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Charges Dropped Against Mom Who Helped In Son's Death
By Dave Reynolds, Inclusion Daily Express
March 8, 2006

PARIS, FRANCE--A French court dropped charges last week against a woman who had faced a possible five-year prison sentence for deliberately causing her son's death.

According to Reuters news service, Marie Humbert expressed disappointment that she would not be able to use the case to campaign for a law allowing assisted suicide.

Vincent Humbert, 21, did not have a terminal illness, but was deaf, paralyzed and could not talk following an automobile accident in 2000. The former firefighter later wrote a book about his wish to die.

Mrs. Humbert said that she and her son worked out a way for him to die through an overdose of sedatives. The overdose did not kill her son, however, but left him in a coma and on an artificial respirator. He died on September 26, 2003, after Dr. Frederic Chaussoy removed the respirator.

Prosecutors charged Mrs. Humbert with willfully administering toxic substances to a vulnerable person, which carries a maximum five year sentence, and Chaussoy was charged with "premeditated poisoning", after medical tests determined that Humbert actually died from being injected twice with Nesdonal and potassium chloride.

Nesdonal is an anesthetic. Potassium chloride causes the heart to stop beating and is commonly used for lethal injection in executions.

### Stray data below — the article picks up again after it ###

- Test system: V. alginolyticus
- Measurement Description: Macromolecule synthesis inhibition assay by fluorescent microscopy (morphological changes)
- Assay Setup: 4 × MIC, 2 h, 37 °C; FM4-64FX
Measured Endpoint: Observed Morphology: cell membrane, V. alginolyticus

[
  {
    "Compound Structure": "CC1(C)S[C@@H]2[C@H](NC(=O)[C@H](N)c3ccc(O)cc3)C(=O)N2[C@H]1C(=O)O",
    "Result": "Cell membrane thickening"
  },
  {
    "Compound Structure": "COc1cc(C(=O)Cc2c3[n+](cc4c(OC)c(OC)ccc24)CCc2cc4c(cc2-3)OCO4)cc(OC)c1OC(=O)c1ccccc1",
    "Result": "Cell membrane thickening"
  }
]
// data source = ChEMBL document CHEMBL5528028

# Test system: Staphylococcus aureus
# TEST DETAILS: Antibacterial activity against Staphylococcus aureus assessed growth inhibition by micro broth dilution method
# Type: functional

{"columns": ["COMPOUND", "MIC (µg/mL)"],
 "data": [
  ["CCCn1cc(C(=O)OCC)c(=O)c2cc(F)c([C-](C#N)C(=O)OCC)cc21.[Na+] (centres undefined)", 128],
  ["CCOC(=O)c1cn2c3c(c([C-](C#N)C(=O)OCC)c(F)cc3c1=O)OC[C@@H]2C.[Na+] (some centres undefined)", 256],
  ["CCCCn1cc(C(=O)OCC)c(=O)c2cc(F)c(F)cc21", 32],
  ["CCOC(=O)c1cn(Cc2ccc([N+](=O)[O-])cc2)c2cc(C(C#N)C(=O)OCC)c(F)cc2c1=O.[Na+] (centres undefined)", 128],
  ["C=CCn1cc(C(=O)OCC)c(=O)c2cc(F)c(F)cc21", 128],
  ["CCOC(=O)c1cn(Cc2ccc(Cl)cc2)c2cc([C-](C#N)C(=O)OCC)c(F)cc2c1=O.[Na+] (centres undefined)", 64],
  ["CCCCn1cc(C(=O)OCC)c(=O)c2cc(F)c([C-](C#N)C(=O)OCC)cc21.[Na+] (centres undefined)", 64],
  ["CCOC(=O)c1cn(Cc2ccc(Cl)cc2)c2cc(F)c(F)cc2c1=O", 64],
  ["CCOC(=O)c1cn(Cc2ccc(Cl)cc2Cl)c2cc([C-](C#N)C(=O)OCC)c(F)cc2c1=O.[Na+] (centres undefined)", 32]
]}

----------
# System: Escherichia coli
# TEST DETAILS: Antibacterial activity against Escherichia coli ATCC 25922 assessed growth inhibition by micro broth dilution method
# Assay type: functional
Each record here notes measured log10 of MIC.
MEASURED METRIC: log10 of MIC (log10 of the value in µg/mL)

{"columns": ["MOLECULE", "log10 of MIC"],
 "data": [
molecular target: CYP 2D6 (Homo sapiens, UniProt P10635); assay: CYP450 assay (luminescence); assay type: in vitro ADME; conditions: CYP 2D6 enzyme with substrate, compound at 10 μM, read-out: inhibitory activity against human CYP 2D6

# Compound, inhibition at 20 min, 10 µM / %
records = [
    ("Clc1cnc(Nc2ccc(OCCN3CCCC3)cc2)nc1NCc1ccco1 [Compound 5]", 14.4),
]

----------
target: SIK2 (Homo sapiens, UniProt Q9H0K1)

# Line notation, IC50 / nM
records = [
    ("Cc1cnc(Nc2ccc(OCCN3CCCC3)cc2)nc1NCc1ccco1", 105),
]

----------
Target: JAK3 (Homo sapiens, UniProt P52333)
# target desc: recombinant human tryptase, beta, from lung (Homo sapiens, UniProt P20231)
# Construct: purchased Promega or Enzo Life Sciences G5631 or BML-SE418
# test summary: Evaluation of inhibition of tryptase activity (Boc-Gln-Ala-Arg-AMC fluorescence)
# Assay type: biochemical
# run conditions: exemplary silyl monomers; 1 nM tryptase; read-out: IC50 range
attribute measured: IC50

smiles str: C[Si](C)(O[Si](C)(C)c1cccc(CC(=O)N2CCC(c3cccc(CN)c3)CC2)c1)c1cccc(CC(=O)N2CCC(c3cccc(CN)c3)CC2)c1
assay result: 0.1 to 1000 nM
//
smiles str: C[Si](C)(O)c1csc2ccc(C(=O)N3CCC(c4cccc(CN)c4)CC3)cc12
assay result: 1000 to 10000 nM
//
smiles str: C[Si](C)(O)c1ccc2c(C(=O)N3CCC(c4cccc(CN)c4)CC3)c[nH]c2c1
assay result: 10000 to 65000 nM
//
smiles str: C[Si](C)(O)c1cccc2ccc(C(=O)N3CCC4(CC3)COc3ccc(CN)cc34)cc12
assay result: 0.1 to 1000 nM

"Dropping the charges means nothing existed," Marie Humbert said after the February 27 announcement.

"Even I, who have committed a crime, will not be allowed to speak to defend my son," she added. "It's not logical. I will continue to fight for a law."

The Humbert case prompted the French National Assembly in November 2004 to approve a measure legalizing "passive euthanasia", that is, removing life support so a person with a terminal illness and "no hope of survival" will die.

Ironically, the law would not have applied to Humbert, because he did not have a terminal illness.

Many disability advocacy groups oppose efforts to legalize euthanasia and assisted suicide. They argue that doing so would, among other things, put vulnerable people with certain disabilities and medical conditions at even greater risk.


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